In response to my column about how handheld devices are affecting the reading and writing habits of young people, Donna Korman from Arlington, Texas, reported on some disturbing trends.
The district where she teaches sent her to an all-day workshop on using technology to enhance learning for English language learners. At that workshop she heard "three alarming statements":
1. Soon students will no longer need to learn how to read because everything will be read to them.
2. Soon students will no longer need to learn how to write because speech-to-text technology will make writing unnecessary.
3. Students don't need to remember information, only where to find it.
Although skeptical, Korman is dismayed by how technology is being misused in the classroom:
"We are seeing a push in the schools to incorporate more technology at the expense of reading and writing. Creating PowerPoint presentations is replacing writing essays. Answering questions on a video is taking the place of reading literature. With all the research that is surfacing about the harmful effects of technology, we can only hope that the trend reverses itself sooner than later."
With Korman's concerns in mind, I recently attended a different gathering of educators and educated people, one that gave me hope for technology's potential to shape our future in positive ways. It was a commencement reception for students earning their master's degrees in management of technology from the University of Minnesota's Technological Leadership Institute, where I teach communication.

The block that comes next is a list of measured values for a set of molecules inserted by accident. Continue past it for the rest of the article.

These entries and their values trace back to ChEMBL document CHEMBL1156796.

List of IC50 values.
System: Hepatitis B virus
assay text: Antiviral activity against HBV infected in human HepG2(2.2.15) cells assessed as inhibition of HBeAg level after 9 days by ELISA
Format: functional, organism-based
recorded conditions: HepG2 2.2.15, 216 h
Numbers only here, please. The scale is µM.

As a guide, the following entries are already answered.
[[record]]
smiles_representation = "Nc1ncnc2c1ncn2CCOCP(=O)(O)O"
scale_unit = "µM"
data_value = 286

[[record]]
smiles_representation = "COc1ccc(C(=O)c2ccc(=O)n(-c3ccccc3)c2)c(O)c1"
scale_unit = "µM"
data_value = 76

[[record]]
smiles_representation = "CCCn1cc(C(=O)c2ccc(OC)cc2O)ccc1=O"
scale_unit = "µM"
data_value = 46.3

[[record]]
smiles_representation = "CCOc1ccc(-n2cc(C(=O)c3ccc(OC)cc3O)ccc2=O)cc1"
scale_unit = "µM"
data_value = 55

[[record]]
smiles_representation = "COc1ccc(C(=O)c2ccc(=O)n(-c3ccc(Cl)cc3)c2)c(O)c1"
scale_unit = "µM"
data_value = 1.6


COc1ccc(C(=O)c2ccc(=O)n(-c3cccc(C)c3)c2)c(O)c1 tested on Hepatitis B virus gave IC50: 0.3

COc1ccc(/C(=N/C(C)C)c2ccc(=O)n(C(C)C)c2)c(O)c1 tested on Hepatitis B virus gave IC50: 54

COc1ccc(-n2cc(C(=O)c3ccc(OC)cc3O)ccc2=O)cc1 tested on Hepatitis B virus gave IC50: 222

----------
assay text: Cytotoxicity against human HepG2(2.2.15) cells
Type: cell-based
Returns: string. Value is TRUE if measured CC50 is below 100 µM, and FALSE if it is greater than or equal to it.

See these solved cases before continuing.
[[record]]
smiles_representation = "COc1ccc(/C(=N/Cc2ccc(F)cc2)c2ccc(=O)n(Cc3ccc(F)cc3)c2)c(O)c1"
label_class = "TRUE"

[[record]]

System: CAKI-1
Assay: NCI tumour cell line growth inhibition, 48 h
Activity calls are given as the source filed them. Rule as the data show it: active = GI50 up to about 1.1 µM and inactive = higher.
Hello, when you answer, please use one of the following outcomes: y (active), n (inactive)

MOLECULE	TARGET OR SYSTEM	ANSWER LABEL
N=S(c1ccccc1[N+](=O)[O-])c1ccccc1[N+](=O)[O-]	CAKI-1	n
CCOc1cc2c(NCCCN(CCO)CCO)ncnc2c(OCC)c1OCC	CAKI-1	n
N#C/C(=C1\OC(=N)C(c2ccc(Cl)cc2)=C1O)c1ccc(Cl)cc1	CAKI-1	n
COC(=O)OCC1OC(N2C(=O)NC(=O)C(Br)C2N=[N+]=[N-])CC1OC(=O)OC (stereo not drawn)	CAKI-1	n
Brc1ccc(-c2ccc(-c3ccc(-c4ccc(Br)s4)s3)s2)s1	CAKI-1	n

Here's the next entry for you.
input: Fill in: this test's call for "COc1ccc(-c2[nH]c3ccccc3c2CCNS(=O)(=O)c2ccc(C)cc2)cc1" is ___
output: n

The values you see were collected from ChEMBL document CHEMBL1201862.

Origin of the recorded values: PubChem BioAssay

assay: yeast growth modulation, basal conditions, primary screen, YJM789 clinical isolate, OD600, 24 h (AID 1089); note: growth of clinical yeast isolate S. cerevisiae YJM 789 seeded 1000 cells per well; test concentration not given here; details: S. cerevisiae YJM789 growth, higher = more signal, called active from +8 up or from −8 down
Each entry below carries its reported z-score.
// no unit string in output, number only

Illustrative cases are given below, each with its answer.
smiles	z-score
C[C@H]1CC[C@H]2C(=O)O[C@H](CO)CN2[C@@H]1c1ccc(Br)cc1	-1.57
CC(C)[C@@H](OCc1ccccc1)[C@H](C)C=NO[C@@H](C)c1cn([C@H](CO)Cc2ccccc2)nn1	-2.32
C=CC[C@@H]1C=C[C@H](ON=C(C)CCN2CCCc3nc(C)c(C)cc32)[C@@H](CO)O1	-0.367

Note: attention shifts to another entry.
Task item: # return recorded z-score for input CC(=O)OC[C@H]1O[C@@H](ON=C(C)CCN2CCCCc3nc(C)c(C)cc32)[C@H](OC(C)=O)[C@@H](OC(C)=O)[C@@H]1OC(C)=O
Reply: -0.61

At that gathering, Prof. Massoud Amin, who directs the institute, spoke of astonishing developments in technology, developments that might be taken as support for the alarming statements made by the presenter at Korman's workshop: plastic cards available by the time the movie "Mission: Impossible 5" is released that will allow you to select from more than 2,000 movies, smartphones linked to service providers with your secure confidential medical data that you can point at packages in a supermarket and be told if the product is medically safe or recommended for you, single fiber optics capable of holding all the information known to humankind.
Will these "technology triumphs" make reading, writing and remembering — in other words, thinking — obsolete?
Prof. Amin answered that question by reminding us that, for all its astonishing powers, technology is of most value when it is managed by intelligent, ethical people — in other words, when it is used in conjunction with the human mind. "The empires of the future," he said, quoting Winston Churchill, "are the empires of the mind."
Like Korman, I worry about the misuse of technology, and I find some of the trends alarming, but my conclusions run exactly opposite those of the presenter at her workshop.
Given the opportunities and challenges presented by our brave new world of technology, I believe that proficiency in reading and writing — even in altered and evolving forms — has never been more critical to our well-being. What better way to cultivate our minds, hone our intellects and sharpen our thinking?
Stephen Wilbers offers training seminars in effective business writing. E-mail him at firstname.lastname@example.org. His website is www.wilbers.com.